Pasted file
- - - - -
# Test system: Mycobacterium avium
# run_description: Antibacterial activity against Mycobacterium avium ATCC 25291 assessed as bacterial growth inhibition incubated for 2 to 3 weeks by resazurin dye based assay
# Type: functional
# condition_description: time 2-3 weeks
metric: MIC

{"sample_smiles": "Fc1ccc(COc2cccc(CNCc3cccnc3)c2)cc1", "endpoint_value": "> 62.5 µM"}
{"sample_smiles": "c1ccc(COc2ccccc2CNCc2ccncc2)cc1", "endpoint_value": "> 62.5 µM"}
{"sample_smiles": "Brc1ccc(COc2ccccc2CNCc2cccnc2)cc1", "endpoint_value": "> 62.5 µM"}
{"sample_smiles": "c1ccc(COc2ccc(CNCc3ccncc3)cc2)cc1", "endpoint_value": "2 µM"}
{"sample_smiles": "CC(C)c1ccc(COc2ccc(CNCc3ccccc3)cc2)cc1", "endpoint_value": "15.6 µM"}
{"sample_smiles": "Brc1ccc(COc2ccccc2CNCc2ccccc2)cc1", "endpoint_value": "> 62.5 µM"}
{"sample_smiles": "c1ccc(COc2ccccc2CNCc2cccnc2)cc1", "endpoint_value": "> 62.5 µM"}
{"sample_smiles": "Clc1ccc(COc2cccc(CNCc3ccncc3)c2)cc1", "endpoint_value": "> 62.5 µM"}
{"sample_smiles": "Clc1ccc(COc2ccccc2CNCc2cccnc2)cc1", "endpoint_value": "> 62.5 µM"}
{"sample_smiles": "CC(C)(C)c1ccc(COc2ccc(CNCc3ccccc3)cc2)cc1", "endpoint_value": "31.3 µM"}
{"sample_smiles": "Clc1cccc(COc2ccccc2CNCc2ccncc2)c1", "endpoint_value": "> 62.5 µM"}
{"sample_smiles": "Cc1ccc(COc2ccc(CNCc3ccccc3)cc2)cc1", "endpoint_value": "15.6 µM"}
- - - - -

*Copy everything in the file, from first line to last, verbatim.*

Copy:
# Test system: Mycobacterium avium
# run_description: Antibacterial activity against Mycobacterium avium ATCC 25291 assessed as bacterial growth inhibition incubated for 2 to 3 weeks by resazurin dye based assay
# Type: functional
# condition_description: time 2-3 weeks
metric: MIC

{"sample_smiles": "Fc1ccc(COc2cccc(CNCc3cccnc3)c2)cc1", "endpoint_value": "> 62.5 µM"}
{"sample_smiles": "c1ccc(COc2ccccc2CNCc2ccncc2)cc1", "endpoint_value": "> 62.5 µM"}
{"sample_smiles": "Brc1ccc(COc2ccccc2CNCc2cccnc2)cc1", "endpoint_value": "> 62.5 µM"}
{"sample_smiles": "c1ccc(COc2ccc(CNCc3ccncc3)cc2)cc1", "endpoint_value": "2 µM"}
{"sample_smiles": "CC(C)c1ccc(COc2ccc(CNCc3ccccc3)cc2)cc1", "endpoint_value": "15.6 µM"}
{"sample_smiles": "Brc1ccc(COc2ccccc2CNCc2ccccc2)cc1", "endpoint_value": "> 62.5 µM"}
{"sample_smiles": "c1ccc(COc2ccccc2CNCc2cccnc2)cc1", "endpoint_value": "> 62.5 µM"}
{"sample_smiles": "Clc1ccc(COc2cccc(CNCc3ccncc3)c2)cc1", "endpoint_value": "> 62.5 µM"}
{"sample_smiles": "Clc1ccc(COc2ccccc2CNCc2cccnc2)cc1", "endpoint_value": "> 62.5 µM"}
{"sample_smiles": "CC(C)(C)c1ccc(COc2ccc(CNCc3ccccc3)cc2)cc1", "endpoint_value": "31.3 µM"}
{"sample_smiles": "Clc1cccc(COc2ccccc2CNCc2ccncc2)c1", "endpoint_value": "> 62.5 µM"}
{"sample_smiles": "Cc1ccc(COc2ccc(CNCc3ccccc3)cc2)cc1", "endpoint_value": "15.6 µM"}